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In conversation: Falling in love at the Donmar

First Published 25 February 2013, Last Updated 5 July 2013

Intimacy is a word that goes hand in hand with the Donmar Warehouse. A theatrical powerhouse reaching far beyond its modest 250 seats, acting on stage at the Covent Garden venue is a challenging but enticing prospect for actors, offering no security of a conventional proscenium arch theatre, instead giving them the demanding – possibly daunting – task of performing up close and personal.

So when a pair of young actors have to also get up close and personal with each other and fall in love on stage, that task seems to become all the more daunting. However, as Amy Morgan and Joshua Silver told me when we met during rehearsals, Trelawny Of The Wells verges more on the silly than the sensual and with the rehearsal room full to the brim with intriguing props the pair are concentrating more on learning from cast member Daniel Mays’ comic timing than worrying about their kissing technique.

More than just a love story, Pinero’s classic is an ode to the theatre itself and speaking to the bubbly Morgan and her co-star Silver, this passion for the craft has clearly crept through into rehearsals. While it may be acclaimed director Joe Wright’s (Atonement, Anna Karenina) stage debut, his background growing up at his parents’ Little Angel theatre makes him no stranger to the stage and if you think his subsequent award success and Hollywood achievements would make him an intimidating presence, as Morgan and Silvers reveal, an unusual approach and unashamedly excitable personality has made for an experience like no other.

How does it feel to be working at the Donmar Warehouse?

Morgan: I’ve worked here once with Jamie Lloyd [in 2011’s Inadmissible Evidence], but it’s completely different this time. I love that theatre, it’s an amazing theatre and everyone is so close to you. You get instant feedback from them, whether they’re sleeping in the front row or really laughing hard. You can make direct eye contact with people, which is nice.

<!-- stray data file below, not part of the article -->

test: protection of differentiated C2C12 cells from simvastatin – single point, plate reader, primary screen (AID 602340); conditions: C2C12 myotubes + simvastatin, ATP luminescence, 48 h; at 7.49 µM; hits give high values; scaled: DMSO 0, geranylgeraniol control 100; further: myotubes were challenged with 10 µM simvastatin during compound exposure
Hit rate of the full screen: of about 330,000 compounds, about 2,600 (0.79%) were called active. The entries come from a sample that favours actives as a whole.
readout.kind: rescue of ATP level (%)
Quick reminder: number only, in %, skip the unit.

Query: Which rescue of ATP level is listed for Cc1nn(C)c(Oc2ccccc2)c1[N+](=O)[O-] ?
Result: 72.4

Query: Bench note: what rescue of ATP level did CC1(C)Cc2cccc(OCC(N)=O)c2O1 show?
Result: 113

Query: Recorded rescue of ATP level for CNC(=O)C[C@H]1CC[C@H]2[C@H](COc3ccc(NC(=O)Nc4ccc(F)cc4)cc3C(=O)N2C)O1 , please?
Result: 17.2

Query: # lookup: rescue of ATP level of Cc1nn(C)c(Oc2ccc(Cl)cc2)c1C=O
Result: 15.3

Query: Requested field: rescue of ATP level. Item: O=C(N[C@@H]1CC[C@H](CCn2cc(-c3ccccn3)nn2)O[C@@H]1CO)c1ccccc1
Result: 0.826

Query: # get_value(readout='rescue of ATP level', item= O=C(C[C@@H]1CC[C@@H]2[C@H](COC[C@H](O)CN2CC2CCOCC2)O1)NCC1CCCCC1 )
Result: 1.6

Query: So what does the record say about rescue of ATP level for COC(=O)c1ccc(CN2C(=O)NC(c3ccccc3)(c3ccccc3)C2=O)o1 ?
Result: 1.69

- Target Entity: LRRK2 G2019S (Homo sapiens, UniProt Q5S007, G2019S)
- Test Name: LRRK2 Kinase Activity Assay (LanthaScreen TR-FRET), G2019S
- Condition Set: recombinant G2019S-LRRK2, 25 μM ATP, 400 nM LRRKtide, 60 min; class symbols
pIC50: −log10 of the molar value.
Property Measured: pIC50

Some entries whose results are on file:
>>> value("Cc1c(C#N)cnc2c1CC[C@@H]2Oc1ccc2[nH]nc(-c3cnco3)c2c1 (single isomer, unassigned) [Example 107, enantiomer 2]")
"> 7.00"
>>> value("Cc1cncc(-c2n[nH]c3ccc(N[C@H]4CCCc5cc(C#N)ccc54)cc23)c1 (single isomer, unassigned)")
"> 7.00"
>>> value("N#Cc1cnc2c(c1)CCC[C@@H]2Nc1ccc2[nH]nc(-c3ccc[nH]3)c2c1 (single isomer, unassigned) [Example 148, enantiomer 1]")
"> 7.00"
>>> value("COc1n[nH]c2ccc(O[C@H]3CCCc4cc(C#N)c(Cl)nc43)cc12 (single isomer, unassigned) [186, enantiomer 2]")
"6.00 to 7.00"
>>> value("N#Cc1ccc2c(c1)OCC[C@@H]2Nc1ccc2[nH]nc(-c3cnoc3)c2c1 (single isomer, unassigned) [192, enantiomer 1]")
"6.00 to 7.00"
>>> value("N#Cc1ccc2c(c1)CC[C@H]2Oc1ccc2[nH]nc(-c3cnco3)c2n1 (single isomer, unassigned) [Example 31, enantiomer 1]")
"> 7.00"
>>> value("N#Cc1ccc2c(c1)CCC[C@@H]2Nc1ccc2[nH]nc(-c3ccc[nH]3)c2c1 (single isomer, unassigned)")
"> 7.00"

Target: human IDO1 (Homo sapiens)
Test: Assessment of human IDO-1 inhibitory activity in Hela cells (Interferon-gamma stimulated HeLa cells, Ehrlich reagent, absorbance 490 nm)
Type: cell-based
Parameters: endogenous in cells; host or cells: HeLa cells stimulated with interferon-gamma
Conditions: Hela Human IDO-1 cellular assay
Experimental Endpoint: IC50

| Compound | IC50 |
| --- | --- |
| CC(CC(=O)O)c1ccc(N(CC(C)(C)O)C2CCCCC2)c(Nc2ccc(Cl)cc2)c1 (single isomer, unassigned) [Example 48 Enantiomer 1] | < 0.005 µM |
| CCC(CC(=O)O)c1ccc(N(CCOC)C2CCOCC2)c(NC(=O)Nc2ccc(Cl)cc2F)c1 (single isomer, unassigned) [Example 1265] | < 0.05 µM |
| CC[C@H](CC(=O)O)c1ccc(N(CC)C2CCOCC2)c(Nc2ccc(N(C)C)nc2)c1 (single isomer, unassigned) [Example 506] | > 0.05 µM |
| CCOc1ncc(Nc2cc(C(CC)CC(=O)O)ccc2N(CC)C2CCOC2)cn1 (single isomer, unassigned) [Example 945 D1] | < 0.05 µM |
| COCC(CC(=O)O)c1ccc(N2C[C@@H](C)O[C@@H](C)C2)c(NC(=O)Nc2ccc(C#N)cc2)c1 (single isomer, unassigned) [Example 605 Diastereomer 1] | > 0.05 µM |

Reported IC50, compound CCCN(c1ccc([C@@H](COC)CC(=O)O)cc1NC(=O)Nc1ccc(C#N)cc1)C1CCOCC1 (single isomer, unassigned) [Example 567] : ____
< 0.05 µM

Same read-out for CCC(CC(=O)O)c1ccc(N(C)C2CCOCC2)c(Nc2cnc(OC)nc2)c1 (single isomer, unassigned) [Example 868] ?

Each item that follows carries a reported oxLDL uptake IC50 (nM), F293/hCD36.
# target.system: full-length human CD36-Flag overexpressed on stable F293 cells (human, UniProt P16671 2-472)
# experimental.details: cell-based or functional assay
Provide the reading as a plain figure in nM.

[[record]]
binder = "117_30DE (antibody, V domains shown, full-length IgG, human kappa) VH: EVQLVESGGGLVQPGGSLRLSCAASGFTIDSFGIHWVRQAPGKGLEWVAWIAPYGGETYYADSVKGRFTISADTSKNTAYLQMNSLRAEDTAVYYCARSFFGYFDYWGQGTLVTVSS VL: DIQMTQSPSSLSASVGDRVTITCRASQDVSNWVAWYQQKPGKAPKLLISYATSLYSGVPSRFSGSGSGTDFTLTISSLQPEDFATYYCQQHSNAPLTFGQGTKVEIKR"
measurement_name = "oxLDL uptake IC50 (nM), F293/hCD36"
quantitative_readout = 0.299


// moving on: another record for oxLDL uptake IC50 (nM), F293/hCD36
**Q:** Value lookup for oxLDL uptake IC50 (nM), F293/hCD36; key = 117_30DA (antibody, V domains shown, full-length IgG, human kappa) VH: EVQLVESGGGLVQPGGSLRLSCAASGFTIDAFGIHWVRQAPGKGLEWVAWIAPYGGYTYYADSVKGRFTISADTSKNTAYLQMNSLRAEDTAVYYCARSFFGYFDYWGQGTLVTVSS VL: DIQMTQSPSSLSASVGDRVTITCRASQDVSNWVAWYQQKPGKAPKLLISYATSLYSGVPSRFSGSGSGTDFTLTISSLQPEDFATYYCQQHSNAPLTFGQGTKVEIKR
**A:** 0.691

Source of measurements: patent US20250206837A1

Silver: I’m really looking forward to that.

Does that intimacy make your job as actors easier or harder?

Morgan: I think the first time you do it, it’s really hard because you can so easily get distracted. If someone gets up and needs to leave or go to the toilet, they’re right there. But once you’ve done it once, you feel like they’re all your friends! In a proscenium arch, they’re just so far away, I think that’s a bit scarier in a way because you can’t see them through the lights.

Was director Joe Wright’s involvement in this project a draw?

Silver: It was a massive draw. The play’s amazing, the Donmar is an incredible theatre, and obviously Joe being part of this as his first play is so exciting. He’s learning while we learn and that’s a really exciting place to be. I love his films so it was just such an exciting prospect.

Morgan: Very exciting… bit scary. You think ‘You’ve never done a play before and I’ve never done a film before, so how’s this going to work?’ But he was really open about it all and quite down to earth. When he met everyone he said ‘I don’t know… it could be awful, but we’re going to do it together and see where we end up.’

Silver: It does feel like that, everyone’s really together on it. It’s an amazing cast, we’re lucky. People like Ron [Cook] and Maggie [Steed] and Peter [Wight], to learn from them is a joy, honestly.

Morgan: Danny Mays’ comic timing is just impeccable.

The play has been described as Pinero’s love letter to theatre. Is that a passion you share?